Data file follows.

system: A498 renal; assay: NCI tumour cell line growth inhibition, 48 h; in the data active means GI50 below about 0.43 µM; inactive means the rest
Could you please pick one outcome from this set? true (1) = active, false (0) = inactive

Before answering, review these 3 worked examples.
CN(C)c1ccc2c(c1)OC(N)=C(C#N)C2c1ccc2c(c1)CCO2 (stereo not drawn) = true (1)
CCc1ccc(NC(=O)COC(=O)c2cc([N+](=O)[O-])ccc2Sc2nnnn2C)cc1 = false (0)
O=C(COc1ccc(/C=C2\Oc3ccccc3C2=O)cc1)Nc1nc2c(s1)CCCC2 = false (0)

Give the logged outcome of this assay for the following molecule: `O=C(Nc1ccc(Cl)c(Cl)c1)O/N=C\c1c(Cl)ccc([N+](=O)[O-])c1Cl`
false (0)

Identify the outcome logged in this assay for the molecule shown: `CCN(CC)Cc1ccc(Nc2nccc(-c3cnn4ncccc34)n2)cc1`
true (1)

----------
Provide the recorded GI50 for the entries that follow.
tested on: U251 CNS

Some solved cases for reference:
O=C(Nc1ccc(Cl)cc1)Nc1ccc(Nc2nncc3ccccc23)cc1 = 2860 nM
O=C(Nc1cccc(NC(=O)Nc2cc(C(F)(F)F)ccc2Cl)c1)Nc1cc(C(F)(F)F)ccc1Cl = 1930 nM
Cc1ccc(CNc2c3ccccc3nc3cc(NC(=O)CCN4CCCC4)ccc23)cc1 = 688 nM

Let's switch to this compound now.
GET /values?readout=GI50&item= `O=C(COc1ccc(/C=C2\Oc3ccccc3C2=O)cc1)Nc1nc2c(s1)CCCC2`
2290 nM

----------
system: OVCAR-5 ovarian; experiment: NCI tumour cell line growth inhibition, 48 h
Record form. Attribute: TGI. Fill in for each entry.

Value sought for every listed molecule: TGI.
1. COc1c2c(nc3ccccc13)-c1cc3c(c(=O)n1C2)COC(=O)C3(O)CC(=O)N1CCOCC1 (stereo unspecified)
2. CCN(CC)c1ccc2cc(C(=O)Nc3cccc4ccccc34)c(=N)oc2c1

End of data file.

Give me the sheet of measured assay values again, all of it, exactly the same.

system: A498 renal; assay: NCI tumour cell line growth inhibition, 48 h; in the data active means GI50 below about 0.43 µM; inactive means the rest
Could you please pick one outcome from this set? true (1) = active, false (0) = inactive

Before answering, review these 3 worked examples.
CN(C)c1ccc2c(c1)OC(N)=C(C#N)C2c1ccc2c(c1)CCO2 (stereo not drawn) = true (1)
CCc1ccc(NC(=O)COC(=O)c2cc([N+](=O)[O-])ccc2Sc2nnnn2C)cc1 = false (0)
O=C(COc1ccc(/C=C2\Oc3ccccc3C2=O)cc1)Nc1nc2c(s1)CCCC2 = false (0)

Give the logged outcome of this assay for the following molecule: `O=C(Nc1ccc(Cl)c(Cl)c1)O/N=C\c1c(Cl)ccc([N+](=O)[O-])c1Cl`
false (0)

Identify the outcome logged in this assay for the molecule shown: `CCN(CC)Cc1ccc(Nc2nccc(-c3cnn4ncccc34)n2)cc1`
true (1)

----------
Provide the recorded GI50 for the entries that follow.
tested on: U251 CNS

Some solved cases for reference:
O=C(Nc1ccc(Cl)cc1)Nc1ccc(Nc2nncc3ccccc23)cc1 = 2860 nM
O=C(Nc1cccc(NC(=O)Nc2cc(C(F)(F)F)ccc2Cl)c1)Nc1cc(C(F)(F)F)ccc1Cl = 1930 nM
Cc1ccc(CNc2c3ccccc3nc3cc(NC(=O)CCN4CCCC4)ccc23)cc1 = 688 nM

Let's switch to this compound now.
GET /values?readout=GI50&item= `O=C(COc1ccc(/C=C2\Oc3ccccc3C2=O)cc1)Nc1nc2c(s1)CCCC2`
2290 nM

----------
system: OVCAR-5 ovarian; experiment: NCI tumour cell line growth inhibition, 48 h
Record form. Attribute: TGI. Fill in for each entry.

Value sought for every listed molecule: TGI.
1. COc1c2c(nc3ccccc13)-c1cc3c(c(=O)n1C2)COC(=O)C3(O)CC(=O)N1CCOCC1 (stereo unspecified)
2. CCN(CC)c1ccc2cc(C(=O)Nc3cccc4ccccc34)c(=N)oc2c1